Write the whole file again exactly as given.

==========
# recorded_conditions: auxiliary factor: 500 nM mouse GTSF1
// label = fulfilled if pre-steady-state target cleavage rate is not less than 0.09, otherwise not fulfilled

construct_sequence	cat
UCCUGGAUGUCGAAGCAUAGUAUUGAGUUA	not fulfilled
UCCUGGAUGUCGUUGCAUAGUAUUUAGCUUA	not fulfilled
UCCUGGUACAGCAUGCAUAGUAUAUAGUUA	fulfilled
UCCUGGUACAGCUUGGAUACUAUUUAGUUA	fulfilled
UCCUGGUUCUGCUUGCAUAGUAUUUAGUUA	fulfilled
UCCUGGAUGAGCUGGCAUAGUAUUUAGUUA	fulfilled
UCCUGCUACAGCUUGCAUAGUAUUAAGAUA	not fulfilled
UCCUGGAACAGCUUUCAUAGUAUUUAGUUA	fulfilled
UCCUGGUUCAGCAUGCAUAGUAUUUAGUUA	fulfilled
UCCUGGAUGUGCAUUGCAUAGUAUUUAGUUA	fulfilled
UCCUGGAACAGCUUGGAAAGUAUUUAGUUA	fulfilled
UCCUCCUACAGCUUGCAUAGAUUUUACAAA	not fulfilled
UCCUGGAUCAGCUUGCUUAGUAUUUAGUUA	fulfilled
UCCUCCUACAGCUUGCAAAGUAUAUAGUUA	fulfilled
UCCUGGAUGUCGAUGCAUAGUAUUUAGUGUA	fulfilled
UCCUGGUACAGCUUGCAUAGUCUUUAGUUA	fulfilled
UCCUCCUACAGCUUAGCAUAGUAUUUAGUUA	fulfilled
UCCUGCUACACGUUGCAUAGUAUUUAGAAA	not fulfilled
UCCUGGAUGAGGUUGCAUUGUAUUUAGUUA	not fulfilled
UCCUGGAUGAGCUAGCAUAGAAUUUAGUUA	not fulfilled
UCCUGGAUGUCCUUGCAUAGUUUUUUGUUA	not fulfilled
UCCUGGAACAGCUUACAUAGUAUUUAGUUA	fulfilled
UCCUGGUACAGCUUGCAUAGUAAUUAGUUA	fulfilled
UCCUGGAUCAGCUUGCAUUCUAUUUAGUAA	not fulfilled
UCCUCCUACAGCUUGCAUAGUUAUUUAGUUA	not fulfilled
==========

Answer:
# recorded_conditions: auxiliary factor: 500 nM mouse GTSF1
// label = fulfilled if pre-steady-state target cleavage rate is not less than 0.09, otherwise not fulfilled

construct_sequence	cat
UCCUGGAUGUCGAAGCAUAGUAUUGAGUUA	not fulfilled
UCCUGGAUGUCGUUGCAUAGUAUUUAGCUUA	not fulfilled
UCCUGGUACAGCAUGCAUAGUAUAUAGUUA	fulfilled
UCCUGGUACAGCUUGGAUACUAUUUAGUUA	fulfilled
UCCUGGUUCUGCUUGCAUAGUAUUUAGUUA	fulfilled
UCCUGGAUGAGCUGGCAUAGUAUUUAGUUA	fulfilled
UCCUGCUACAGCUUGCAUAGUAUUAAGAUA	not fulfilled
UCCUGGAACAGCUUUCAUAGUAUUUAGUUA	fulfilled
UCCUGGUUCAGCAUGCAUAGUAUUUAGUUA	fulfilled
UCCUGGAUGUGCAUUGCAUAGUAUUUAGUUA	fulfilled
UCCUGGAACAGCUUGGAAAGUAUUUAGUUA	fulfilled
UCCUCCUACAGCUUGCAUAGAUUUUACAAA	not fulfilled
UCCUGGAUCAGCUUGCUUAGUAUUUAGUUA	fulfilled
UCCUCCUACAGCUUGCAAAGUAUAUAGUUA	fulfilled
UCCUGGAUGUCGAUGCAUAGUAUUUAGUGUA	fulfilled
UCCUGGUACAGCUUGCAUAGUCUUUAGUUA	fulfilled
UCCUCCUACAGCUUAGCAUAGUAUUUAGUUA	fulfilled
UCCUGCUACACGUUGCAUAGUAUUUAGAAA	not fulfilled
UCCUGGAUGAGGUUGCAUUGUAUUUAGUUA	not fulfilled
UCCUGGAUGAGCUAGCAUAGAAUUUAGUUA	not fulfilled
UCCUGGAUGUCCUUGCAUAGUUUUUUGUUA	not fulfilled
UCCUGGAACAGCUUACAUAGUAUUUAGUUA	fulfilled
UCCUGGUACAGCUUGCAUAGUAAUUAGUUA	fulfilled
UCCUGGAUCAGCUUGCAUUCUAUUUAGUAA	not fulfilled
UCCUCCUACAGCUUGCAUAGUUAUUUAGUUA	not fulfilled